In November 2018 I ordered an Oryx Pro laptop with a 17″ display from System76. This laptop came with the System76 version of Ubuntu, POP_os!. This is an amazing laptop with 6 cores (12 CPUs) and 32GB of RAM, more than enough to run multiple VMs simultaneously, which I sometimes do when traveling or presenting.
After using POP_os! for a few months, I wanted to install Fedora on it because I have it on all of my other systems and this would make it a bit simpler to manage. I installed Fedora 29 (at the time) on a second internal SSD. I ran into problems with this because Fedora would hang at the point where the display manager was to start. The screen would be blank and the system was unresponsive. I did not spend much time with this because I had things to do and POP_os! worked fine.
And then a few weeks ago I was working on a woefully under-powered Dell Inspiron 3452 laptop and installed Fedora 32 on it. It failed the same way that my Oryx Pro did.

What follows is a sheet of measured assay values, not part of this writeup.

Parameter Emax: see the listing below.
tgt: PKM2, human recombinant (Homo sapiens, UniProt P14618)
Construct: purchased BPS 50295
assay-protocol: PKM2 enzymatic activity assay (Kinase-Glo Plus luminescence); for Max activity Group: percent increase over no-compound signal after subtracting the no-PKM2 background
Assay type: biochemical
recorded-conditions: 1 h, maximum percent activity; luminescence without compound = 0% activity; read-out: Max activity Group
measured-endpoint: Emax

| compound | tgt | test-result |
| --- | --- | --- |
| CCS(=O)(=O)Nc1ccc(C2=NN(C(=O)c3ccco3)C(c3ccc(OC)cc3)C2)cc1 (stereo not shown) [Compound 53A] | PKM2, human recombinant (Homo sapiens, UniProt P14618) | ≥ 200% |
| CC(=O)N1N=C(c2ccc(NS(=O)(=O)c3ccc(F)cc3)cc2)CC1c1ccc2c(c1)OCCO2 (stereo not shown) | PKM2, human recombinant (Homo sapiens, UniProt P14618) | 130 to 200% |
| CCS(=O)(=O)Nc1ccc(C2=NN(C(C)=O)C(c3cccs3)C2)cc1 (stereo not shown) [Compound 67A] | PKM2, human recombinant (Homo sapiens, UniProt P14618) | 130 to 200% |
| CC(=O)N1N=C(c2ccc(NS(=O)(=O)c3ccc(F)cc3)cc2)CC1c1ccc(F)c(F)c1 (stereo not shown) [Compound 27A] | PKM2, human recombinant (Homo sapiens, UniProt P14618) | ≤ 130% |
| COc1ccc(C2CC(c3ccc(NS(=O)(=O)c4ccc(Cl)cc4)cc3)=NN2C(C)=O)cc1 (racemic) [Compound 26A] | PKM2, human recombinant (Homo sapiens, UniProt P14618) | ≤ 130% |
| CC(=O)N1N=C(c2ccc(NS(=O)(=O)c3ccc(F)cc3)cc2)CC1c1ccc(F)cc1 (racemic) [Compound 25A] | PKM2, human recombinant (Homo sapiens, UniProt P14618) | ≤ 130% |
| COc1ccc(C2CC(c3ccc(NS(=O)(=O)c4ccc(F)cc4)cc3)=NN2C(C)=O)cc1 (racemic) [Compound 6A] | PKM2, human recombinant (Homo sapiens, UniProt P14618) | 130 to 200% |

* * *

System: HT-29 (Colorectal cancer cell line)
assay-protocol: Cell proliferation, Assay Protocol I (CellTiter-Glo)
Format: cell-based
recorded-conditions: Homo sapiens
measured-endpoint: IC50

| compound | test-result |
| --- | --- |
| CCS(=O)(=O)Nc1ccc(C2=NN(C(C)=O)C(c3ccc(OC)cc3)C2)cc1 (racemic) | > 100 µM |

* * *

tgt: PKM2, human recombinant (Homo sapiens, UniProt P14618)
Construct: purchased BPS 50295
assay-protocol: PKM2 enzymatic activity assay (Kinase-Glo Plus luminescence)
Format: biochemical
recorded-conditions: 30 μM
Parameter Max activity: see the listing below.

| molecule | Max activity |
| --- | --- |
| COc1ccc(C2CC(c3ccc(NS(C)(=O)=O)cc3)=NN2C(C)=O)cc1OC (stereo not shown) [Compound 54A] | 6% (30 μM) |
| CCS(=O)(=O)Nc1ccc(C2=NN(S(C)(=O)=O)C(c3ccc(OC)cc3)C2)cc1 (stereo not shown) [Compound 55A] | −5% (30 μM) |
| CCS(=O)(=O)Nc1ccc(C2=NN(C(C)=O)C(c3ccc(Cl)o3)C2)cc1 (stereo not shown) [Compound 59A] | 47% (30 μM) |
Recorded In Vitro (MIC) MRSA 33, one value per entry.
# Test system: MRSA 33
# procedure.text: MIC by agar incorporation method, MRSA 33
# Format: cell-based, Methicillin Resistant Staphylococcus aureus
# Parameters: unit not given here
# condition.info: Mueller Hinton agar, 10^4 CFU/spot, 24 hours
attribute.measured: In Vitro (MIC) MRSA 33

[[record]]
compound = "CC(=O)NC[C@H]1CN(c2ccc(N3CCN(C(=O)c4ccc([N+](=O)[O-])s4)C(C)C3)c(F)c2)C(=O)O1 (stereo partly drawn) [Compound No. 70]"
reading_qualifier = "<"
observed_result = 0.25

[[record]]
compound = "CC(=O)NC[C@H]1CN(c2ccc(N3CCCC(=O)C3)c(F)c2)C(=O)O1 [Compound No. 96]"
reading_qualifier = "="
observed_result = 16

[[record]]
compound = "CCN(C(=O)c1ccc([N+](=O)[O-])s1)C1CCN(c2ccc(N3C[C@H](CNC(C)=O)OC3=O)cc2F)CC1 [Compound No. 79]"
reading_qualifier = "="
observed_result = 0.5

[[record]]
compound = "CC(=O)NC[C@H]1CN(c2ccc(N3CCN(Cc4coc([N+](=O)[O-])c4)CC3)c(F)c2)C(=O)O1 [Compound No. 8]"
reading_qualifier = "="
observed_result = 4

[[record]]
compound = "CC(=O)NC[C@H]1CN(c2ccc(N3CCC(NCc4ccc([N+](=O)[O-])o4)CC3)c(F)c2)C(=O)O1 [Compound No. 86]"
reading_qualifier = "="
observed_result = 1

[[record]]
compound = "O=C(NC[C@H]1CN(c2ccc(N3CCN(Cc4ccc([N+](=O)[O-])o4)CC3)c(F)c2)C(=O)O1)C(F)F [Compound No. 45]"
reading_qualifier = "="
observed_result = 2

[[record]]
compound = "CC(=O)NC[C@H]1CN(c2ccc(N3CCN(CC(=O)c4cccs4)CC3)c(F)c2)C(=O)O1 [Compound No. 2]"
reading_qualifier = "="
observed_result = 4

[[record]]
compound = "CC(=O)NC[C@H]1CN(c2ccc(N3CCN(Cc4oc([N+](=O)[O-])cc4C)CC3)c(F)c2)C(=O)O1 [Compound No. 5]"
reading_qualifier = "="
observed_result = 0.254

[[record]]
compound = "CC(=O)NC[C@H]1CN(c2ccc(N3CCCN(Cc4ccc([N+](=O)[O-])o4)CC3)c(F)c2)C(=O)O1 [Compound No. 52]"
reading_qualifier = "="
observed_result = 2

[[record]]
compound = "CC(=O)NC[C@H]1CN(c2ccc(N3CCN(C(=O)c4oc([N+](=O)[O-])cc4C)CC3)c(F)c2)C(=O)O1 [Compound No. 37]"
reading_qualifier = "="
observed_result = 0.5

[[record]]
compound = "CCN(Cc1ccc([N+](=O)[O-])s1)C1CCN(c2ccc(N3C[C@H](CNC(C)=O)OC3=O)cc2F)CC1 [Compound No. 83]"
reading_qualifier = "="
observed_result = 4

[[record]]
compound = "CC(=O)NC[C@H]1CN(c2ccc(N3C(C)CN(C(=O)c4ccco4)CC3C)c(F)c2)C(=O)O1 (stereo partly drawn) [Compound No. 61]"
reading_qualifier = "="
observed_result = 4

So here is my thought process. Fedora installed on both laptops — and failed to boot with the same symptom. POP_os! worked fine on the Oryx. The Fedora installation works from a Live USB thumb drive and does not use a display manager. POP_os! uses GNOME for a desktop and the GNOME display manager, gdm. I had been installing from a Fedora spin that uses the Xfce desktop and the lightdm display manager. Xfce does not have a display manager of its own but can use any of the others, typically lightdm, xdm, or lxdm.
I downloaded and installed the Fedora Workstation version which uses GNOME and gdm. In both cases I could now login to the laptops successfully. I then installed Xfce, my favorite desktop but continued to use gdm. Everything now works as it should and I have my favorite desktop back.
This is only one example of the power and flexibility of Linux. I can pick and choose the components I need. Not only can I use different combinations like this to solve problems, I can use them just because they work better for me or I like one better than the other. Choices and flexibility – Linux Rocks!